gingival recession


Also found in: Dictionary, Thesaurus, Legal, Financial, Encyclopedia, Wikipedia.

recession

 [re-sesh´un]
the drawing away of a tissue or part from its normal position.
gingival recession the drawing back of the gingivae from the necks of the teeth, with exposure of root surfaces.
Miller-Keane Encyclopedia and Dictionary of Medicine, Nursing, and Allied Health, Seventh Edition. © 2003 by Saunders, an imprint of Elsevier, Inc. All rights reserved.

gin·gi·val re·ces·sion

apical migration of the gingiva along the tooth surface, with exposure of the tooth surface.
Farlex Partner Medical Dictionary © Farlex 2012

gin·gi·val re·ces·sion

(jinji-văl rĕ-seshŭn)
Apical migration of the gingiva along the tooth surface, with exposure of the tooth surface.
Synonym(s): gingival atrophy, gingival resorption.
Medical Dictionary for the Dental Professions © Farlex 2012
References in periodicals archive ?
In another study, gingival recession was reported in 428 (53%) individuals overall,13 which was similar to our study.
The number of gingival recessions present in either of the anterior teeth regions was recorded.
Coronally positioned flap procedures with or without a biodegradable membrane in the treatment of human gingival recession. A 6-year follow-up study.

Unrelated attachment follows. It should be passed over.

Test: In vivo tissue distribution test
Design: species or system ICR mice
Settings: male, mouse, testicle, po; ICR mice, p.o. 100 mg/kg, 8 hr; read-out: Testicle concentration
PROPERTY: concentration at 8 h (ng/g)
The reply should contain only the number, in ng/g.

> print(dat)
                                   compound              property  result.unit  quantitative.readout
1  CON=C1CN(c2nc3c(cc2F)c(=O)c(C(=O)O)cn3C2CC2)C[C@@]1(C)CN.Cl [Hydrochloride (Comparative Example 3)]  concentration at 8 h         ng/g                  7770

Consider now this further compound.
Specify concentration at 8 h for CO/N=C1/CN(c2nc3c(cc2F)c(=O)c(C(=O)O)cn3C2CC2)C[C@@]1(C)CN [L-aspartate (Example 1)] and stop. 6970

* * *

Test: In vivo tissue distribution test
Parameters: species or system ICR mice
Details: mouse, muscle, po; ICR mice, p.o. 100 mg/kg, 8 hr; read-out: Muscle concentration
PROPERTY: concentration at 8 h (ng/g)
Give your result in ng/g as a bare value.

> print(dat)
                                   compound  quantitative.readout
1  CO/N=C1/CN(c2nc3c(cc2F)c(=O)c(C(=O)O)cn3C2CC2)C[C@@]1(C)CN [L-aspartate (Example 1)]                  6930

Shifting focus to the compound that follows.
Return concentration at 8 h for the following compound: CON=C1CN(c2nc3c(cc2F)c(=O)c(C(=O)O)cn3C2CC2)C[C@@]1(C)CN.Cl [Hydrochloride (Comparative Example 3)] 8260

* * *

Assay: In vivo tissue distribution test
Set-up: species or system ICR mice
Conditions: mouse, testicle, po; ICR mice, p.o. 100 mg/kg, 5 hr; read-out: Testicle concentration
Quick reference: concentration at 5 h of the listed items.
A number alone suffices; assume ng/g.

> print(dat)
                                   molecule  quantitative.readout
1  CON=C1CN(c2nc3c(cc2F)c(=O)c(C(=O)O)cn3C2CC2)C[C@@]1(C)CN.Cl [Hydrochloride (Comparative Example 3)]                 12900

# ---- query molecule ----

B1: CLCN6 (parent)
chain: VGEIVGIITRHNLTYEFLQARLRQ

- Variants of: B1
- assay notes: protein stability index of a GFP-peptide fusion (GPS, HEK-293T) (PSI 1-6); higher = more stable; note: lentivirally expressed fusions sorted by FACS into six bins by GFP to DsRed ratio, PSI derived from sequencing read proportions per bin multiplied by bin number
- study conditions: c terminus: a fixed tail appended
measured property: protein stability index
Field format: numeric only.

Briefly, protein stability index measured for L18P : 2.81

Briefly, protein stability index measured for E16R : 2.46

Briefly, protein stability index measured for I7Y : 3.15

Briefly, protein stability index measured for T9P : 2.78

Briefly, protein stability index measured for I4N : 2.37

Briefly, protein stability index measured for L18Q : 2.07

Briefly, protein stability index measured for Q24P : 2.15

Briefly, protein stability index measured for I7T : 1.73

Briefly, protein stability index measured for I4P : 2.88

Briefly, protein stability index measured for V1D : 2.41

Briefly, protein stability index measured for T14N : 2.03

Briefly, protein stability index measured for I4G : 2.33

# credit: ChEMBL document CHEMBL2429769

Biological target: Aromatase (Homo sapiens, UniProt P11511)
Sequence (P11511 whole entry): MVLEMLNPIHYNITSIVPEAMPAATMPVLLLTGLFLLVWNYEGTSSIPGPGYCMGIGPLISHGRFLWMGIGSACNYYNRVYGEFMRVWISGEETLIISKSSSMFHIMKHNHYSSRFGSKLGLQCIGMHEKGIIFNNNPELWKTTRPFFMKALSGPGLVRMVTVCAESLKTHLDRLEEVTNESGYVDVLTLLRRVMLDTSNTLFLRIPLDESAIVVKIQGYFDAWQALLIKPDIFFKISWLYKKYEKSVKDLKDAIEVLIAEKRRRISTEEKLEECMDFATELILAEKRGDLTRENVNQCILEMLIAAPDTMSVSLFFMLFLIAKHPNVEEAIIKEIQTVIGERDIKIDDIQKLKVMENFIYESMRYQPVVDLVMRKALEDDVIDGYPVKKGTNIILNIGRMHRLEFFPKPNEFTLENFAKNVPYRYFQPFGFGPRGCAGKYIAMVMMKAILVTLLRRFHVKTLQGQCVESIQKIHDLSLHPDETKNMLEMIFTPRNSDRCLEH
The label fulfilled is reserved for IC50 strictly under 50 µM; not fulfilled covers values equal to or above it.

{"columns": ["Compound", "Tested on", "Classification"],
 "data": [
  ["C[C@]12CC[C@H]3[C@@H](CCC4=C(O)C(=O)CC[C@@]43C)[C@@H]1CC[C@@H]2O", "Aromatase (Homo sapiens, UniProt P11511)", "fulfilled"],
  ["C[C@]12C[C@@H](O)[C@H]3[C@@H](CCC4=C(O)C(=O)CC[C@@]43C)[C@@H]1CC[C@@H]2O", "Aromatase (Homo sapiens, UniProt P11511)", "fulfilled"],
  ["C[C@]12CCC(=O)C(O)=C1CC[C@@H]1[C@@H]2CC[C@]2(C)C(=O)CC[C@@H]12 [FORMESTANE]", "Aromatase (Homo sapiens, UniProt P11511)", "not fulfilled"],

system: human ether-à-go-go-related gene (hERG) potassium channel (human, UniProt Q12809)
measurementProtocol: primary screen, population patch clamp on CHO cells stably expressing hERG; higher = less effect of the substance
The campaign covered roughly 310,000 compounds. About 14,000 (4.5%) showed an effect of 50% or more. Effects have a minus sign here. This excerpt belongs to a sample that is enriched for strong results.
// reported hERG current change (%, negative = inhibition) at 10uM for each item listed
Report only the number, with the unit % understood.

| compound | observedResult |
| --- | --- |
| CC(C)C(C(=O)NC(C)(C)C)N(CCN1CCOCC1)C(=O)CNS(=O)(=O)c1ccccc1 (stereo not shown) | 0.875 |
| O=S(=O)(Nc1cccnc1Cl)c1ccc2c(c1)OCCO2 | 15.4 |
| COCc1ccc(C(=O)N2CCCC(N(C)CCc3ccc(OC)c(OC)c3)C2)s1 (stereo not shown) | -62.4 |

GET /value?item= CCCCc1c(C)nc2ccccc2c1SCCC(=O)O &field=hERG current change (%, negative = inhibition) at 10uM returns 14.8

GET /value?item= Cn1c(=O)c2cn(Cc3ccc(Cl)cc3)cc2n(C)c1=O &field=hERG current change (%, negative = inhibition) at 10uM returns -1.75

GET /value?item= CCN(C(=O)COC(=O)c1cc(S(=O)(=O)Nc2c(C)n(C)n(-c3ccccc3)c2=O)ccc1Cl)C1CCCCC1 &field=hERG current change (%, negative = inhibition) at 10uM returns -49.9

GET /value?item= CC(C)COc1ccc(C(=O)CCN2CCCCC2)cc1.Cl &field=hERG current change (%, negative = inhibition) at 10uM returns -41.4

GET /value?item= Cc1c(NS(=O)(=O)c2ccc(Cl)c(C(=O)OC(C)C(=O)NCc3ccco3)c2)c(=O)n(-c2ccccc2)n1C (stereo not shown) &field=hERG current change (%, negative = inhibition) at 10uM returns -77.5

The patients included in this study had no systemic disease, did not smoke cigarettes or use tobacco products, and were not in a pregnancy and breastfeeding period; they had class I or class II gingival recession according to the Miller gingival classification, had a recession depth of [greater than or equal to] 2 mm, were without a restoration or caries, and had not undergone an operation in the relevant dental region.
A 21-year-old female patient presented in 2002 with vague symptoms of dentinal hypersensitivity and with a significant dissatisfaction with the aesthetics due to the gingival recession of the tooth 2.1 (left maxillary central incisor) and for the appearance of the surrounding gingival tissues.
These suggest that neither the initial subclinical inflammation nor the morphology of the gingival recession can explain the gender-specific postoperative alteration in blood flow.
In addition, clients with gingival recessions due to aggressive tooth brushing or other factors become periodontitis clients.
(6) The defect combines 3 characteristic qualities including gingival recession, bone loss through the margin of the bone, and root exposure (Figure 1).